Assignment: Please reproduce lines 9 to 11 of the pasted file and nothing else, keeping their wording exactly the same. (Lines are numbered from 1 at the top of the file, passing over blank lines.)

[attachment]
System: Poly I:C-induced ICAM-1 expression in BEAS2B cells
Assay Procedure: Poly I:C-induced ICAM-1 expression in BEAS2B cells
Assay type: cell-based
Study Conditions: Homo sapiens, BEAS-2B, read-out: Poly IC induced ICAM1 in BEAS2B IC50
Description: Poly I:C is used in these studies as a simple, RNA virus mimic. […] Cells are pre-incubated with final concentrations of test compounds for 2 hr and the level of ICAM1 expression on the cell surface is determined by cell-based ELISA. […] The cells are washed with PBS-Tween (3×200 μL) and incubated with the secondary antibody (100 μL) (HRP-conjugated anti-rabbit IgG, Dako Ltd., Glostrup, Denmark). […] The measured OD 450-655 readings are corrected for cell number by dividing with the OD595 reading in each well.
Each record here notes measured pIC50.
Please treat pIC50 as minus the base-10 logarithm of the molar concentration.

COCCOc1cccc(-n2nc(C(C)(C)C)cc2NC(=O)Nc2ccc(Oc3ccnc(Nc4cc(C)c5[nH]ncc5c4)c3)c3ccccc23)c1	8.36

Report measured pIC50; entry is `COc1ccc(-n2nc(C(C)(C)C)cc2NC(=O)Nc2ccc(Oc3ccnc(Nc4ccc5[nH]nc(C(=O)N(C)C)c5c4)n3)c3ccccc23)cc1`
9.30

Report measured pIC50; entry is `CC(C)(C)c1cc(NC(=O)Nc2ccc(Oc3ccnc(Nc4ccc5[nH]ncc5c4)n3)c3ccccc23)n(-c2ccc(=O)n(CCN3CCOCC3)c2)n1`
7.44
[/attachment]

Report measured pIC50; entry is `COc1ccc(-n2nc(C(C)(C)C)cc2NC(=O)Nc2ccc(Oc3ccnc(Nc4ccc5[nH]nc(C(=O)N(C)C)c5c4)n3)c3ccccc23)cc1`
9.30

Report measured pIC50; entry is `CC(C)(C)c1cc(NC(=O)Nc2ccc(Oc3ccnc(Nc4ccc5[nH]ncc5c4)n3)c3ccccc23)n(-c2ccc(=O)n(CCN3CCOCC3)c2)n1`